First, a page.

If you use marijuana, are you harming your kids?
Marijuana is gaining legal ground in many states, both as a medical treatment as well as for recreational use in a few areas. If you partake, though, are you putting your kids in harm's way?
Marijuana use, while it appears to be gaining a legal foothold in the U.S., remains a highly-stigmatized drug. It remains illegal according to federal law. However, certain states are allowing for its use if prescribed by a physician, and two states — Colorado and Washington — allow its purchase for recreational use. But will the sight of a mom using a vaporizer or smoking a joint ever be as accepted as a mom with a glass of wine? Or does marijuana use paint the wrong image?
Moms who find benefits
Cannabis use is not only beneficial in certain medical cases, but these moms find that there are benefits for the casual user as well. Now, keep in mind that not everyone reacts the same way when they use a substance, and that what may be relaxing for some may be frightening for others. But some moms report that unwinding with cannabis is ideal for their situation.
"Smoking helps me focus, it helps curb the anxiety, and it helps me deal with the mundane chores that I have to do on a daily basis without beating my head against a wall," explains a mom of two. "As far as a better parent, I don't know. I think in a way, yes, because when I'm not as anxious I can relax and have fun with my kids more."
Another mom has similar feelings. "I don't use often, or to the point where I can't do anything — just a little bit helps keep me grounded, I think," she explains. "It sharpens my senses and I feel better mentally the day after."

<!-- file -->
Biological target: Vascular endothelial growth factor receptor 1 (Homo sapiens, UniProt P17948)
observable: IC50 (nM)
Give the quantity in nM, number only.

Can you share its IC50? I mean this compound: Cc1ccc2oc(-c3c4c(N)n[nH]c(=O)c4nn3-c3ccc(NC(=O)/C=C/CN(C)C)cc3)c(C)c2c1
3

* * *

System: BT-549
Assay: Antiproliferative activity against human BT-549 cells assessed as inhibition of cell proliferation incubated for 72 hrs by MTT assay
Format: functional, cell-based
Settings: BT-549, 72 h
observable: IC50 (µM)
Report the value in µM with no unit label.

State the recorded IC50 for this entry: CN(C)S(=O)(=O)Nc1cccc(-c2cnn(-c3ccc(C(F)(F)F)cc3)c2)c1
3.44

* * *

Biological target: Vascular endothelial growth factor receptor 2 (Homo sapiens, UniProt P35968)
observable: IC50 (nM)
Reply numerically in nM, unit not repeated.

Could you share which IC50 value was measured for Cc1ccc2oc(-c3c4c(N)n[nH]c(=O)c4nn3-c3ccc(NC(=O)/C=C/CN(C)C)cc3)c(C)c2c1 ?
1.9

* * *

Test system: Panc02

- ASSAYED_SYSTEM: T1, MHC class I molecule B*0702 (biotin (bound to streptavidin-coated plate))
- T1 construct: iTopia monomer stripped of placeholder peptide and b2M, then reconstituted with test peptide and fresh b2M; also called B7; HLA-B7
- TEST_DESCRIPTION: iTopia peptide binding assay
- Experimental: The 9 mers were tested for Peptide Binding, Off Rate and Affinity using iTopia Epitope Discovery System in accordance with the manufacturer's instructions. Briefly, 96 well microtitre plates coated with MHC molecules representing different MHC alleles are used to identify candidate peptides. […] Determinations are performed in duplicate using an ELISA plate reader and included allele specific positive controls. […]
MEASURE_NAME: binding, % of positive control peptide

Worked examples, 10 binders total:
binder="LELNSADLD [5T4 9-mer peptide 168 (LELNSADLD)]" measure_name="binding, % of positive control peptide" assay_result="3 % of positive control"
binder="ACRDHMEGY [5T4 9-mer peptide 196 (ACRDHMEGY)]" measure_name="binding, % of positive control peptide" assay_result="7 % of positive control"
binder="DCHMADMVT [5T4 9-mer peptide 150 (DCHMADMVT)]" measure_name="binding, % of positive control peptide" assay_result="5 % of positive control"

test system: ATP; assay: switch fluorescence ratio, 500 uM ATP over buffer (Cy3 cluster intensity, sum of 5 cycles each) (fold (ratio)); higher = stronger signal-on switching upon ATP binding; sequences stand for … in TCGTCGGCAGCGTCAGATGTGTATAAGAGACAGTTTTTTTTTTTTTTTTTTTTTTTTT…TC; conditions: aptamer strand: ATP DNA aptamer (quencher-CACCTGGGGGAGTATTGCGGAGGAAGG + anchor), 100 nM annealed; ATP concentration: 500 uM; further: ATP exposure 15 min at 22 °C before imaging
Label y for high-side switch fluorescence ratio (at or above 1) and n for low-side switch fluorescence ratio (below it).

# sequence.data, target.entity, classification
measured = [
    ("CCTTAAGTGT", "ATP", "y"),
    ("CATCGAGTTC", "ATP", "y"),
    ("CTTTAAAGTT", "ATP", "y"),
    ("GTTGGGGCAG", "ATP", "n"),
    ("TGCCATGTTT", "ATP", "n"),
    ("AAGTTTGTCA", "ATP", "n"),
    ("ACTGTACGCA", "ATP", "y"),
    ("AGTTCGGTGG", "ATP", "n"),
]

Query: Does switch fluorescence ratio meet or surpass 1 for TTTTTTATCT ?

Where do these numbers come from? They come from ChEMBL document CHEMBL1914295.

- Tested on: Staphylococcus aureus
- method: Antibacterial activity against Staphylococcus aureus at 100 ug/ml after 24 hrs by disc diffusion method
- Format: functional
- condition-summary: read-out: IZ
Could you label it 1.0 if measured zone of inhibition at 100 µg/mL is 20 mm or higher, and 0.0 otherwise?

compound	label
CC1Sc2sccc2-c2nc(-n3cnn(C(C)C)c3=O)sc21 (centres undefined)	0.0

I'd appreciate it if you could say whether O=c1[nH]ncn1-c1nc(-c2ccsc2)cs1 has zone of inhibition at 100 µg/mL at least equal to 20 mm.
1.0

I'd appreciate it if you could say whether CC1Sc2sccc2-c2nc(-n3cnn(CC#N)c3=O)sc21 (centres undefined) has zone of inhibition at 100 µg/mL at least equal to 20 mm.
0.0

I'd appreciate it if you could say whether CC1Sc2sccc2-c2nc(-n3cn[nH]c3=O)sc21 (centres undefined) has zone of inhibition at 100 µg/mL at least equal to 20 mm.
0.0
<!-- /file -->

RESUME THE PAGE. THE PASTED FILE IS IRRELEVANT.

However, there are legal challenges to using cannabis, as you are probably aware. The laws are currently against recreational use in 48 states and the threat of punishment holds sway over many to not use it in the first place. Children have been taken away from families where illegal drugs have been found, and that's not a risk to take lightly. "I do worry about getting busted, but I know that I have no criminal history, I don't flaunt my use and I don't buy a ton at a time — so I could only get charged with the minimum," explains the mom of two quoted above. "I also think that within a few years it will be legalized, and that people are becoming a lot more educated about it."
In the meantime, moms keep their usage in the closet, because not doing so means that they are putting themselves and their families at risk. Even mothers in states where cannabis purchase and use is legal are hesitant to admit to using it due to the massive stigma the drug carries.
But are moms who use cannabis bad parents or putting their kids in harm's way? The moms we talked to felt that just like with alcohol, cannabis use in moderation — when you're not driving and when you have a sober adult with you (and you're not exposing them to secondhand smoke) — is no more dangerous than drinking a glass of wine. "In fact," says Sheila, mom of three, "I feel more confident in my decision to use marijuana than I would drinking alcohol."
Marijuana carries with it an amazing black cloud that may or may not go away, even if it's eventually legalized, and that complicates the judgment of many when considering if a parent using it is detrimental to children. Public perception may be shifting, though, as more research is done and more parents open up on whether they use or not. What do you think?